Monday, November 05, 2012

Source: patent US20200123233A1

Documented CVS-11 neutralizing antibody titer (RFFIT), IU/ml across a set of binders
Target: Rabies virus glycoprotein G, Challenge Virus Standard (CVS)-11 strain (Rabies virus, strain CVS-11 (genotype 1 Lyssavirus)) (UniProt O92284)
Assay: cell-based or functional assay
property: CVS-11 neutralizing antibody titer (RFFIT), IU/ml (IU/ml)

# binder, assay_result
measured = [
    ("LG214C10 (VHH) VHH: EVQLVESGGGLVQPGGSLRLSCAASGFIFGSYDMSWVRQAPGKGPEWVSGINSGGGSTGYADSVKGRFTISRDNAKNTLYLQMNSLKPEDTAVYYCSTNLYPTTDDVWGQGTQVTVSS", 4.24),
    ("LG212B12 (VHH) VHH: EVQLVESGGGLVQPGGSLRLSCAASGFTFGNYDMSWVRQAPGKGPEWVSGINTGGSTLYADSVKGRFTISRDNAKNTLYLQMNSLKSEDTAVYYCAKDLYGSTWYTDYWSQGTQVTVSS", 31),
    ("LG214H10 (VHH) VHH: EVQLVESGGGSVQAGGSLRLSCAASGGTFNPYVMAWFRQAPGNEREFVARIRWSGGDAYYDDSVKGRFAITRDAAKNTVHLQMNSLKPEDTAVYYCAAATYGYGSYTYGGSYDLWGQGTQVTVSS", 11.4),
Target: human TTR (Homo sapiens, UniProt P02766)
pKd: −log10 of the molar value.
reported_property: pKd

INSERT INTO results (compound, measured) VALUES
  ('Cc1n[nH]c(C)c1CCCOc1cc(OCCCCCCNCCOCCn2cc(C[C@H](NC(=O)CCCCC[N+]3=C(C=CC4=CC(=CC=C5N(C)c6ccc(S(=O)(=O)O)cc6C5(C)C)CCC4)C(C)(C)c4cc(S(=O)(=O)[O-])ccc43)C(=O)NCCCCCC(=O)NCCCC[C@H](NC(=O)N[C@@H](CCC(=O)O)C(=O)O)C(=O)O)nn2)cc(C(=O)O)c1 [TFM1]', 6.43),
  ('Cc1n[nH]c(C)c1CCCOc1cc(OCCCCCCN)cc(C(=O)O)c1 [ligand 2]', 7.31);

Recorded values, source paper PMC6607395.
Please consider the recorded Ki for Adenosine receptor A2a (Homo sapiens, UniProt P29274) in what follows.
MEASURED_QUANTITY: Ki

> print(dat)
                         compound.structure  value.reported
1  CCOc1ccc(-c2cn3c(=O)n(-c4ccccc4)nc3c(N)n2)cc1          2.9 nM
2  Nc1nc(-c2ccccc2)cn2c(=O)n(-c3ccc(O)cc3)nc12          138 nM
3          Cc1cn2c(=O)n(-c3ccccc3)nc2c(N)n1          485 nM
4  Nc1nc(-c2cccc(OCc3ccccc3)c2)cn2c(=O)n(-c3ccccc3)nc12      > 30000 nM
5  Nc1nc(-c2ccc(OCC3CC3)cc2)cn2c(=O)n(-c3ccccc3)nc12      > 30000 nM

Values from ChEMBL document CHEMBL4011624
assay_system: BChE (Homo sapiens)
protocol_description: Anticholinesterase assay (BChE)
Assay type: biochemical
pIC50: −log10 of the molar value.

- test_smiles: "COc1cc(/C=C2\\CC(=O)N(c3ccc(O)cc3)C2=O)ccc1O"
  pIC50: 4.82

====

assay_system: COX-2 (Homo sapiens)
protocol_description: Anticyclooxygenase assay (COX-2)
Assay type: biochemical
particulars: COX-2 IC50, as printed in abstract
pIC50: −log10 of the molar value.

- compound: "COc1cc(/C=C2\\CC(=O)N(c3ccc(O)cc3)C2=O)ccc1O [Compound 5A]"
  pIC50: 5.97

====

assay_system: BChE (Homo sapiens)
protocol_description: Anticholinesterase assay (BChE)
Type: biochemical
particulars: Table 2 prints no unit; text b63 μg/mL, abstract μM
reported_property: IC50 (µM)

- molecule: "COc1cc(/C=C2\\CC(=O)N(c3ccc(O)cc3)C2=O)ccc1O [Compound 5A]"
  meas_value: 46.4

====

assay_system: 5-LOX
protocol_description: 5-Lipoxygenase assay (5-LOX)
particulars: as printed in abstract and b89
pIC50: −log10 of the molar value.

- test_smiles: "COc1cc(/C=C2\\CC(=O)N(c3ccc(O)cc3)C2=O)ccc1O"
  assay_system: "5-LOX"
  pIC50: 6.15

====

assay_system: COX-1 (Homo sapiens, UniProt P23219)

Went on Sunday to a mountain across the Lake to check out Oda Nobunaga's Azuchi castle digs, he wasn't there, hasn't been for several centuries now, nothing left on that mountaintop but huge stone foundations that cast the eye into high fortifications and the mind into standing guard outdoors in high twisting corridors of stone on savage winter nights alert in the dark of long before electricity, listening through the howl of the wind for sounds of conspirators edging up through tilted blackness, and only three years after all that magnificence was built, Oda made his biggest mistake, got cornered at a lowdown temple near Kyoto's Gion district (still a pleasure center today), and slit his own belly rather than be captured by an upstart, and the very next day the plotters burned those brand-new golden towers, those treasure walls down to the bare rough stones I saw on Sunday, overlooking vast holdings that belong to no one after all, is what the ruin says, and only ten days later Hideyoshi carried out an amazing forced march and sent the surprised plotters themselves to where Oda and his fabulous dream-filled castle had gone, and there 400 years later was I, standing on a post stone 30 meters below where Oda's candle-lit tower room had risen into the night with its painted walls, broad doors open to the vastness beneath the stars, no one there today but some elderly visitors stumbling to the top of what's left of the foundation to exclaim on the view from here, in fact one can see much much farther in so many ways from such places as this, royal chambers in the air where once were trysts and plottings now repossessed by the crowns of trees, the fights of crows and how fickle is power, as one's boot fits the wear in the time-tilted grand steps of stone a nation once climbed, in obeisance now as far from here as Nobunaga is...

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